Plastic Surgery to Fix Hardened Implants and Other Breast Augmentation Problems

May 31, 2018 , In: Health & Fitness , With: No Comments

Thankfully, the vast majority of people who have breast augmentation surgery are very happy with the results and do not experience any problems. In fact, research has shown that 92% of women who have had the procedure feel that it was worth it. However, breast augmentation is a surgical procedure and that carries some risk with it. One of those risks is the capsular contracture, which means that hard scar tissue starts to develop. As a result, people may need revision surgery such as plastic surgery to fix hardened implants.

Plastic Surgery to Fix Hardened Implants and Other Revision Surgery

There are a number of problems that will generally require revision surgery, being:

  1. Implants that are placed too high. Usually, it takes between six weeks and three months for the implants to drop to their normal location. However, sometimes, the implants have settled and remain too high. This is particularly common in subpectoral and submuscular implant placements. Thankfully, revision surgery requires only a pocket revision, meaning the muscle is released and the implants gets into position.
  2. Visible folds or rippling. This is most common when a saline implant is used, although it can occur with silicone as well. Additionally, it is more common in sub-glandular procedures instead of subpectoral or submuscular. Lastly, it is more common in thin women as they have less glandular tissue. Usually, the revision surgery will require the implant to be place submuscular instead, and to replace it with a silicone implant instead. Strattice or Alloderm may be required to cover the deformity, although some women prefer fat injections instead.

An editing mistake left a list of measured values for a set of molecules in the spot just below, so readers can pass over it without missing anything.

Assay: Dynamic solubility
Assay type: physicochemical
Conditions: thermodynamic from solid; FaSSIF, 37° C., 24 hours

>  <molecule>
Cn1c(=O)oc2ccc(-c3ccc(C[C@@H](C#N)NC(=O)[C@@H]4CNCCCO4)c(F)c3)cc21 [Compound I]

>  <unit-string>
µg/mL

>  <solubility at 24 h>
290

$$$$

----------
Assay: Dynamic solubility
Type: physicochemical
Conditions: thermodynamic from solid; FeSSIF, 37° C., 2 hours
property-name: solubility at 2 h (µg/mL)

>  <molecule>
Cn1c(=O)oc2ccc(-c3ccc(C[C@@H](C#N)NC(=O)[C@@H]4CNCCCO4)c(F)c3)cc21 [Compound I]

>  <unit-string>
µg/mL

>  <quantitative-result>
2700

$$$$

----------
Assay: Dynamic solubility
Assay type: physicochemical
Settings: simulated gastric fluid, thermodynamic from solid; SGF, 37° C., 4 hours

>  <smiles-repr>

3. Mammary ptsosis, also known as ‘Snoopy deformity’. This happens when sagging breasts are augmented but no lift is included. This means that the mammary gland starts to hang over the implant. This looks almost like Snoopy in profile, unfortunately. The solution is to have a dermal mastopexy.
  4. Bottoming out. This happens when the breast’s inframammary fold is compromised during surgery, meaning the implant sinks into the chest wall. This often makes the areola area look fuller. A capsulorraphy, which reconstructs the fold, is a straightforward procedure to resolve this issue.
  5. Capsula contraction. This means scar tissue forms on the implant or at the implant site. Contractions are graded 1 to 4 and, in case of a Grade 3 or 4, revision surgery will be required. It usually means removing the implant altogether. Contraction is more common in those who have had fat injections and with smooth implants.

There are numerous other potential problems that are associated with breast augmentation surgery. Those include a double bubble, a visible implant, symmastia, and in implant rupture. It is important to remember that these problems are very rare and, so long as you work with an experienced surgeon, highly unlikely to happen. Additionally, your surgeon should monitor you to ensure none of these issues develop and to take action should a problem start to occur, thereby ensuring you don’t develop serious complications.